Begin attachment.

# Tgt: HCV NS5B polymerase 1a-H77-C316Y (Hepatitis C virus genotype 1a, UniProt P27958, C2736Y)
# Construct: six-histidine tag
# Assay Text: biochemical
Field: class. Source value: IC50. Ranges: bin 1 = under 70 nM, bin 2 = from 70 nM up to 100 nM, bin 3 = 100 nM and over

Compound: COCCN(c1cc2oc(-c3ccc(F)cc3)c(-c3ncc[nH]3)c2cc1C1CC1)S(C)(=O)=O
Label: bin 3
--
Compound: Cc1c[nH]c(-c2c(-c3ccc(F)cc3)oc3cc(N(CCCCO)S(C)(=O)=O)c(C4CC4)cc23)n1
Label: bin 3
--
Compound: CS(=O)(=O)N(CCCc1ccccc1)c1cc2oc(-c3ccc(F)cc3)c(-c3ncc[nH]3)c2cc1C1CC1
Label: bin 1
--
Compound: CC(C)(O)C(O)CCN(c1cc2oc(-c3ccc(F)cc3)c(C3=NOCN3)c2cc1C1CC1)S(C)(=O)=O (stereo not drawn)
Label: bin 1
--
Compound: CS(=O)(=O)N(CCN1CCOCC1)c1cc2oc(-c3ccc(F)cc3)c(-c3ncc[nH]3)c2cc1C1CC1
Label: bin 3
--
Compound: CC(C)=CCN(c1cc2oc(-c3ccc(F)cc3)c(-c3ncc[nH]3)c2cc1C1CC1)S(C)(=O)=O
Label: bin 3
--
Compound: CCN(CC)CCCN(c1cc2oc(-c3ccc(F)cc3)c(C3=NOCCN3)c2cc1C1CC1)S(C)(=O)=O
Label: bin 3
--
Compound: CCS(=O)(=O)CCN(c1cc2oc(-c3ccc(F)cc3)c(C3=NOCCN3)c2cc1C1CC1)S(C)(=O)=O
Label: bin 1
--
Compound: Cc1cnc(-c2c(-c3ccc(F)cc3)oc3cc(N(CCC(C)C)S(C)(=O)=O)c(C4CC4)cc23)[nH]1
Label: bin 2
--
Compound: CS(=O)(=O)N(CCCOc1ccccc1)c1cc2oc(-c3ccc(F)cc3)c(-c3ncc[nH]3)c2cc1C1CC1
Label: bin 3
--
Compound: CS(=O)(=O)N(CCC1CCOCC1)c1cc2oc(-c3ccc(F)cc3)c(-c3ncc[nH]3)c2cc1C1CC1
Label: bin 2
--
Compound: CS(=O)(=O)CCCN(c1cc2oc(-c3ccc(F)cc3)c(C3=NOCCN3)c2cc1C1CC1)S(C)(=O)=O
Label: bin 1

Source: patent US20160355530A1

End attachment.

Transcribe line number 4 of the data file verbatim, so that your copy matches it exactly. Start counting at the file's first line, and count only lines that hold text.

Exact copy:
Field: class. Source value: IC50. Ranges: bin 1 = under 70 nM, bin 2 = from 70 nM up to 100 nM, bin 3 = 100 nM and over